Fans asked for autographs and waved goodbye as the musicians boarded the Beechcraft Bonanza plane at the Mason City airport, about 3.5 miles from the Surf Ballroom. It was about 12:30 am on the morning of February 3. According to Waylon Jennings' autobiography, Holly had said, "I hope your damned bus freezes up again," to which Waylon replied, "Well, I hope your 'ol plane crashes."
The pilot was not aware that a weather advisory had been issued. A few minutes after takeoff, at just after 1:00 am, the plane crashed at a speed estimated to be at 170 miles per hour. All four passengers died. Peterson's body stayed in the aircraft, while the bodies of the three musicians were thrown from it, and were strewn across a cornfield in the snow. Their lifeless bodies were not found until the morning.
The crash was attributed to pilot error and bad weather. According to one theory, Peterson flew into a blizzard and then flew down instead of up in an attempt to get out of it. The story of the crash was in newspapers across the country, including the newspapers that Don McLean delivered as a paperboy. Remarkably, the tour continued without most of its stars. Waylon Jennings and Tommy Allsup continued playing Holly's songs, with Jennings on vocals. Frankie Avalon was added to the tour.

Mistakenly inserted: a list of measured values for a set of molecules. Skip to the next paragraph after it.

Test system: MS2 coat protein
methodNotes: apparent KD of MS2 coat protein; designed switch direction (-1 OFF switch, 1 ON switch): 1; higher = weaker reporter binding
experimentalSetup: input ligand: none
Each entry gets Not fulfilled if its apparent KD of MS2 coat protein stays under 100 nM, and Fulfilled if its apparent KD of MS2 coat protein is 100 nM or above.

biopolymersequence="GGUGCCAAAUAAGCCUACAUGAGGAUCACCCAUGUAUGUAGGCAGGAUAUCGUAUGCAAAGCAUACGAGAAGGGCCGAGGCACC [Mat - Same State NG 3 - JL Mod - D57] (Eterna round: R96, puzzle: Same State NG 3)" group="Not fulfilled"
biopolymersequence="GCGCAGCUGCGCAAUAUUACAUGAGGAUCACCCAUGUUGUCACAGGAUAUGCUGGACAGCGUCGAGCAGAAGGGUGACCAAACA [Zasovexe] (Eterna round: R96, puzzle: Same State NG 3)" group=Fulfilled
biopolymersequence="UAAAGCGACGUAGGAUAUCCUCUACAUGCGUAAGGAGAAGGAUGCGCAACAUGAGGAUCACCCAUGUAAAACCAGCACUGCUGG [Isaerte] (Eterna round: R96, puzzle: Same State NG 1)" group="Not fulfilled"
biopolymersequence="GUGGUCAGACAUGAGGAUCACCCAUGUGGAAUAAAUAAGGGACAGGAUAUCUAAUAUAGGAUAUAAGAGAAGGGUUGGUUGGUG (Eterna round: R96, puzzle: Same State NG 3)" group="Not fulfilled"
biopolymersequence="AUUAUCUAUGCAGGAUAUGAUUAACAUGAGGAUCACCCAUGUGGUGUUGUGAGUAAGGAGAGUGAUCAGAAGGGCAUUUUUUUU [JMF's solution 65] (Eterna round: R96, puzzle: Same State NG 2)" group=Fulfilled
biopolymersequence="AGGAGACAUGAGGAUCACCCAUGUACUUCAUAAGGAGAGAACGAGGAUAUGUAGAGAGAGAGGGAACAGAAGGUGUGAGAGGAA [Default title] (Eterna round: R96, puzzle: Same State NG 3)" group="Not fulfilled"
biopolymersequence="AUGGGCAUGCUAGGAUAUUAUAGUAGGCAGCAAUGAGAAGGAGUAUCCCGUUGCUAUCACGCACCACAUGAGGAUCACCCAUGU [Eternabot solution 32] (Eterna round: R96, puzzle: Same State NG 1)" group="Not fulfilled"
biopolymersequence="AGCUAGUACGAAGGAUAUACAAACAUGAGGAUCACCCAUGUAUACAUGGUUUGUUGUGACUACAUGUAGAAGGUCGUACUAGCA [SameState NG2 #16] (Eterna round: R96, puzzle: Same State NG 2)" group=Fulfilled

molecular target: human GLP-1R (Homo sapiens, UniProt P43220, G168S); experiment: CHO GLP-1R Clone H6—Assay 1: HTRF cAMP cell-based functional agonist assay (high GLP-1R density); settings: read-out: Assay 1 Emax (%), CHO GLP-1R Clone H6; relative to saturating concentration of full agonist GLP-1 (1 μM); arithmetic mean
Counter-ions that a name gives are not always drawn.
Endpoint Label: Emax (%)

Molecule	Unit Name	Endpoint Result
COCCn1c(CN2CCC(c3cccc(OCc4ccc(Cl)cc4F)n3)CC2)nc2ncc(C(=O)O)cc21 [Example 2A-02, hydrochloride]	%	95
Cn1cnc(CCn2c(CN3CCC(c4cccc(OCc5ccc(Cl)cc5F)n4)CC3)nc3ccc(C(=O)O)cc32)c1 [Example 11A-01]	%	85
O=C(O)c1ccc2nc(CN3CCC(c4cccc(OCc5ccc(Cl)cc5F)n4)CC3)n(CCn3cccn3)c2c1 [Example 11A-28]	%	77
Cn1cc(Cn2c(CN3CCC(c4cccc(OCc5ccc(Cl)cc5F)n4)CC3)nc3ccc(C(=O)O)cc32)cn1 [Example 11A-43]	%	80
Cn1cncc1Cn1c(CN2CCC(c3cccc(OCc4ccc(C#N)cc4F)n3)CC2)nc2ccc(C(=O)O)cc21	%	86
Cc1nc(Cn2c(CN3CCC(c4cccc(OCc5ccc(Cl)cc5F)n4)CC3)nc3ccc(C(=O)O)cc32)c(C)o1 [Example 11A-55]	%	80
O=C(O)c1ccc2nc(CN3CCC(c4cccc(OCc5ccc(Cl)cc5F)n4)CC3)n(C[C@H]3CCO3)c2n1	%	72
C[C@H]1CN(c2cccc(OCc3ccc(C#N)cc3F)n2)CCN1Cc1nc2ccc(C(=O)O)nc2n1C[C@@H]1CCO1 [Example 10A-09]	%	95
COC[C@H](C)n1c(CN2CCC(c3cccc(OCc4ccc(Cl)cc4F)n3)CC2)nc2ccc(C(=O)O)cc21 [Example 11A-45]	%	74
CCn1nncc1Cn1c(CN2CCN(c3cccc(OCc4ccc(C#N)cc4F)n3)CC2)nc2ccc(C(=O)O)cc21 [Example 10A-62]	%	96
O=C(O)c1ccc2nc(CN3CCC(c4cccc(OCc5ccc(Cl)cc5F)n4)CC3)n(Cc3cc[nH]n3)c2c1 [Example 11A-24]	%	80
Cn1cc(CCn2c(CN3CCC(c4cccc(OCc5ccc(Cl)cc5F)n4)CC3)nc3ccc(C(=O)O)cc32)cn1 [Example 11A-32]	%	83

Holly's pregnant wife, Maria, found out about the deaths by watching television. She soon miscarried her child and attributed the loss to the trauma she experienced after Holly's death. Richardson's wife was also pregnant at the time, and shortly thereafter gave birth to Jay Perry, who went on to pay tribute to his father in his career by touring as The Big Bopper Jr., before passing away in 2013.
Buddy Holly, born in Lubbock, Texas, as Charles Hardin Holley, had been the biggest star of the three and was 22 when he died. He started playing country music as a teenager but then switched to rock and roll. Still, his rock and roll sound was a mix of country, R&B, and rockabilly. He was known for using a "hiccup" type of vocal to change octaves.
In 1955, Buddy Holly opened up for Elvis Presley three times. Holly's band, the Crickets, recorded many songs with him (the Crickets consisted of different musicians than were on the Winter Dance Party tour), many of which Holly wrote or had a hand in writing. Holly's professional recording career lasted about two years. Some of his biggest hits were "Peggy Sue," "Everyday," "Oh, Boy!" "Not Fade Away," "Maybe Baby," and "That'll Be the Day," which was his only #1 hit and included the now eerie lyrics, " 'Cause that'll be the day when I die." His influence was wide: the Beatles and Bob Dylan were inspired by him, and the Rolling Stones' first U.S. single was a cover of "Not Fade Away."